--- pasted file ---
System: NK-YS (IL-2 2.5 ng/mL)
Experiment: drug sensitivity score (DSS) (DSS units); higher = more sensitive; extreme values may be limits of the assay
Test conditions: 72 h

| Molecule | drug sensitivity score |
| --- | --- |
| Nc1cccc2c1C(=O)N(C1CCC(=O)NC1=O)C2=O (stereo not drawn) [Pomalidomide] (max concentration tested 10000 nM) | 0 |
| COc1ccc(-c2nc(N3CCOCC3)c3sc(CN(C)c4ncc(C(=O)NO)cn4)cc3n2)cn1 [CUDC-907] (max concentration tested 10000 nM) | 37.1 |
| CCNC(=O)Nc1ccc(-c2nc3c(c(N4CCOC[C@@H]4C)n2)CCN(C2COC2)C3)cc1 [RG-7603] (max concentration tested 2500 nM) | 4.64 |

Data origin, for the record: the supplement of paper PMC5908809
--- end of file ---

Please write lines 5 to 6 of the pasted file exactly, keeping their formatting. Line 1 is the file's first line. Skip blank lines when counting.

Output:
| --- | --- |
| Nc1cccc2c1C(=O)N(C1CCC(=O)NC1=O)C2=O (stereo not drawn) [Pomalidomide] (max concentration tested 10000 nM) | 0 |